Goterra is a waste management infrastructure company that delivers modular infrastructure for biological services. Founded by Olympia Yarger, the company is changing the world by re-imagining the interplay between biology and technology.
Goterra supplies hotels, restaurants, farms, supermarkets and hospitals with robot-managed capsules. Inside shipping containers, these shelves of black soldier fly larvae turn food waste into fertilizer. In a perfectly circular and sustainable ecosystem, once the maggots have consumed the waste, they in turn become a high protein animal feed.
The company has seen dramatic growth over the past few years. Growing from six to twenty staff in only 4 months with all but one staff member being located in Canberra. Goterra has also relocated from a 280 square metre facility to a 12,000 square metre facility located in Hume. This new facility will allow them to move from processing 20 tons of waste per week to 45,000 tons of waste per year.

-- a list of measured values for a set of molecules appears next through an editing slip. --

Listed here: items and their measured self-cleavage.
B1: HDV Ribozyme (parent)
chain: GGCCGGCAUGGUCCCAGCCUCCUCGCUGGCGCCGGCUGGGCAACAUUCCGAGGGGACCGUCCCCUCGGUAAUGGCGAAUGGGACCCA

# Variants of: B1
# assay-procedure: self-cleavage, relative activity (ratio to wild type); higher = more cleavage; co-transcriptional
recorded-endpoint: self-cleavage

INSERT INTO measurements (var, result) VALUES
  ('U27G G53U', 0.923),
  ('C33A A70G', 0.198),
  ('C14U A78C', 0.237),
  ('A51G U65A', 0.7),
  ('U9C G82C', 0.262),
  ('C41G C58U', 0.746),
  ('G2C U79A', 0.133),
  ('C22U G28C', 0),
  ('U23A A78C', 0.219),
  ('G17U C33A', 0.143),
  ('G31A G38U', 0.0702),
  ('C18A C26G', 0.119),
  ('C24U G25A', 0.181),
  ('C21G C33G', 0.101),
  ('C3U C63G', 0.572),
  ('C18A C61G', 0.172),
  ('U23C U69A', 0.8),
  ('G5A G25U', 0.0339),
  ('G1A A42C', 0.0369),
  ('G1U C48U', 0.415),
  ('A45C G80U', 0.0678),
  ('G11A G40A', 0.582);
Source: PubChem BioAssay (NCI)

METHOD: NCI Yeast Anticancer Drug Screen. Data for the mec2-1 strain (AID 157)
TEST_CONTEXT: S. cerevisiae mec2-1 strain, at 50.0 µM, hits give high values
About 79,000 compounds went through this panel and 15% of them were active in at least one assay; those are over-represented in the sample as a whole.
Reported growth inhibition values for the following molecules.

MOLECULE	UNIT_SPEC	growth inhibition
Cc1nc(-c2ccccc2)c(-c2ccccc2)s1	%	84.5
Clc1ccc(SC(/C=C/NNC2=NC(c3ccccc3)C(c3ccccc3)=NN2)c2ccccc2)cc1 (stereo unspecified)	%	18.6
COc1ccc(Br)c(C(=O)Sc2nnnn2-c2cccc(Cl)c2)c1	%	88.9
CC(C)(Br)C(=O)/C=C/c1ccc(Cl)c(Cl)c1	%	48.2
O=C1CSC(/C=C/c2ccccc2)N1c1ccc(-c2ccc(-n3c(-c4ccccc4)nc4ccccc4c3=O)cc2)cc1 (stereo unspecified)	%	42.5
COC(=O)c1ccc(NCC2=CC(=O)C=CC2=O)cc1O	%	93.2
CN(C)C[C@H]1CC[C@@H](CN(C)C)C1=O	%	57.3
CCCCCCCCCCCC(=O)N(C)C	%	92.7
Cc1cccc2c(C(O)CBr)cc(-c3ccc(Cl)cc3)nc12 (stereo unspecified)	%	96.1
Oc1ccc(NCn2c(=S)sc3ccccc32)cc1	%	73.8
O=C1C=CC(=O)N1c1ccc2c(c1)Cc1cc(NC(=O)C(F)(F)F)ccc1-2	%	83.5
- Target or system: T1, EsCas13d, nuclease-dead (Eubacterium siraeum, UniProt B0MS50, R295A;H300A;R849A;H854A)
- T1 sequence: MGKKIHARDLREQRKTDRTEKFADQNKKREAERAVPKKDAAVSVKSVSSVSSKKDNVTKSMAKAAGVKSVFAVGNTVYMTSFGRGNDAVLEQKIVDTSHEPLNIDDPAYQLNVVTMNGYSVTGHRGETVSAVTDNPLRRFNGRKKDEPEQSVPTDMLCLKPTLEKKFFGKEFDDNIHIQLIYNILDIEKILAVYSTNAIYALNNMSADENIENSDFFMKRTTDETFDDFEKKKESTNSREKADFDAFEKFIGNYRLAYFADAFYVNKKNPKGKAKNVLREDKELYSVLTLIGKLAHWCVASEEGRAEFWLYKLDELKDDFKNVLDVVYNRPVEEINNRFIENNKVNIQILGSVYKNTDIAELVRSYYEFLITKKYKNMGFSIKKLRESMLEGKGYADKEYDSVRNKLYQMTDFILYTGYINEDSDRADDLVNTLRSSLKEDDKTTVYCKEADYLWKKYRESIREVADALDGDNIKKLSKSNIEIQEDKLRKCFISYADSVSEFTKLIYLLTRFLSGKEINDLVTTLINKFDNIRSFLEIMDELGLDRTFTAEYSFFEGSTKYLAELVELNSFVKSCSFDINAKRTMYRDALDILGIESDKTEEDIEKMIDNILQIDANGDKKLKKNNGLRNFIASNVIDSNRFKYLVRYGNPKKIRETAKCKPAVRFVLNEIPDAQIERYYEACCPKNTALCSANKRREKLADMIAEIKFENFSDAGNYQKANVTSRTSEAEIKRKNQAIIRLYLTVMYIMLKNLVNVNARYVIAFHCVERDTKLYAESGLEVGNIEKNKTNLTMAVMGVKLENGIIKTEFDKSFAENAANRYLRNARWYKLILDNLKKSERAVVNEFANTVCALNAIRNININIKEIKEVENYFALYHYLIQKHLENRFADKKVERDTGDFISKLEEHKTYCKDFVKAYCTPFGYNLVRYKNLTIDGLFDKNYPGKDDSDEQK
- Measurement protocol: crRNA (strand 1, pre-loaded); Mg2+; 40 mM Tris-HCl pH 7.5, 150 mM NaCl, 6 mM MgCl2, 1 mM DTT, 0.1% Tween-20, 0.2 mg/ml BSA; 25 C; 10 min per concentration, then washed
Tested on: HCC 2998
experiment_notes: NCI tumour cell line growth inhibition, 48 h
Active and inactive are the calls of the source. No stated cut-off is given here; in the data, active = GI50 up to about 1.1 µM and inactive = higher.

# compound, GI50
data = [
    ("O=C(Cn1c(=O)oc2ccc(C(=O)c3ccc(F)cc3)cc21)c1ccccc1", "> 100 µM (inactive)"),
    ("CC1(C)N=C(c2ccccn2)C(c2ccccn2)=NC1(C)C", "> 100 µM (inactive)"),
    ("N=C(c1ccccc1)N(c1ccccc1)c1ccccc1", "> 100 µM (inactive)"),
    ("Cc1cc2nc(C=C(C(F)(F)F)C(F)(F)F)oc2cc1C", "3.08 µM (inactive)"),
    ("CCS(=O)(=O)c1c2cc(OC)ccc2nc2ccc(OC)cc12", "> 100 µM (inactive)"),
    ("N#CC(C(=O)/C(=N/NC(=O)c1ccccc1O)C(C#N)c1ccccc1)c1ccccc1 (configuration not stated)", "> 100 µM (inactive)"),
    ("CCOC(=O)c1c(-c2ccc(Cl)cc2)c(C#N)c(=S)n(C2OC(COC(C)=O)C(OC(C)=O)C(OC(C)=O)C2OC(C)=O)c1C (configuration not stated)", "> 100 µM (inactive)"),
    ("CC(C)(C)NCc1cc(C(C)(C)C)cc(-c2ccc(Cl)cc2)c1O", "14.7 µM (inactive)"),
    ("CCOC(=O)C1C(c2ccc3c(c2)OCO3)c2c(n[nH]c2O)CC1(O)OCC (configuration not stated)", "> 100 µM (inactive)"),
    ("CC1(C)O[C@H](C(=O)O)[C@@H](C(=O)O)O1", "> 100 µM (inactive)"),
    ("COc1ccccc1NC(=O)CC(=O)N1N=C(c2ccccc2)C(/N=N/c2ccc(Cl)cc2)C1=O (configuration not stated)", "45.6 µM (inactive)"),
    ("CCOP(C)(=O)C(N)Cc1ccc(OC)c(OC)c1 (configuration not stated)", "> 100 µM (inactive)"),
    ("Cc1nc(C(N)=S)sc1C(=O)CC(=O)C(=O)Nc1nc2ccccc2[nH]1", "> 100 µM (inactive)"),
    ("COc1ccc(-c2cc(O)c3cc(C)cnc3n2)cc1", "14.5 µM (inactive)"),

The company was started by Olympia in her garage with an idea to disrupt supply chain logistics. Olympia wanted to be able to grow protein closer to the source of the food needed to grow this protein. Five tons of food waste makes one ton of protein. Because you make less protein per ton of waste, and initially Goterra was focused on the protein, this meant that they were missing out on a large portion of revenue from the waste. This epiphany caused Goterra to flip their business model and what they were actually creating was a waste management business.
Olympia says they originally built the prototype of the shelf design and then approached investors. “We’ve got a colony, we’ve got clients, we’ve got the shelf, we just need money. Then we’ll make the shelf a thing and make the colony commercial and we’ll get more clients and prove that we can do this,” says Olympia.
“We built one shelf and proved that the shelf functioned. We did that for two years with a $1.2 million seed round. Then we went back out and I said, you gave me $1.2 million on the premise that we could do these things, and we did. Now I need $8 million and I’m going to execute on this design and commercialise it, manufacture it, and then we’re going to accelerate the growth of the colony using this technology so that we can scale this across Australia.”